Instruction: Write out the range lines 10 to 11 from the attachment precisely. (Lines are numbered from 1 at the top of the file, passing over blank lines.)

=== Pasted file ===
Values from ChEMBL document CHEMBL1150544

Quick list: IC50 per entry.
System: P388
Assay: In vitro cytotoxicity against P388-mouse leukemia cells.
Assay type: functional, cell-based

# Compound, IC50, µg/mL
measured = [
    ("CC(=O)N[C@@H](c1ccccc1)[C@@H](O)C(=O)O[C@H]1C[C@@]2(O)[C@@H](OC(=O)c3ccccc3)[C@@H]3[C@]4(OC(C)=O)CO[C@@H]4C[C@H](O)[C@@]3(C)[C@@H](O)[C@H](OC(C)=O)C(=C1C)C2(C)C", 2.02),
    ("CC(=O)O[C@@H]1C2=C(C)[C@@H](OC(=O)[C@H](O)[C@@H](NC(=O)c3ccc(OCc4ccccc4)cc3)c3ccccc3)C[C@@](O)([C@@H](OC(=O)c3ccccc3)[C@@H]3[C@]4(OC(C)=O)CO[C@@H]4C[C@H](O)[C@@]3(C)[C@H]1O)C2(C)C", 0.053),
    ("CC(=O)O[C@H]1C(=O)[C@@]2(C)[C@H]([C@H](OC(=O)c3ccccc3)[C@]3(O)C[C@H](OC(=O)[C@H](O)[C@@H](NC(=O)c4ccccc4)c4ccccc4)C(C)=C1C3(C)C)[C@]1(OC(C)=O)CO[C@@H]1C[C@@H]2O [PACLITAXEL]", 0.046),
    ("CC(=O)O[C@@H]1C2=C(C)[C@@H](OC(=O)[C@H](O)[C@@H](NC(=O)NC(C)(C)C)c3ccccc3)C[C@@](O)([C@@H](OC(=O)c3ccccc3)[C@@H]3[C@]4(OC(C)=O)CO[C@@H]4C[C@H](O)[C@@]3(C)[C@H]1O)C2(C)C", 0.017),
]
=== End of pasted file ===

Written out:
    ("CC(=O)O[C@H]1C(=O)[C@@]2(C)[C@H]([C@H](OC(=O)c3ccccc3)[C@]3(O)C[C@H](OC(=O)[C@H](O)[C@@H](NC(=O)c4ccccc4)c4ccccc4)C(C)=C1C3(C)C)[C@]1(OC(C)=O)CO[C@@H]1C[C@@H]2O [PACLITAXEL]", 0.046),
    ("CC(=O)O[C@@H]1C2=C(C)[C@@H](OC(=O)[C@H](O)[C@@H](NC(=O)NC(C)(C)C)c3ccccc3)C[C@@](O)([C@@H](OC(=O)c3ccccc3)[C@@H]3[C@]4(OC(C)=O)CO[C@@H]4C[C@H](O)[C@@]3(C)[C@H]1O)C2(C)C", 0.017),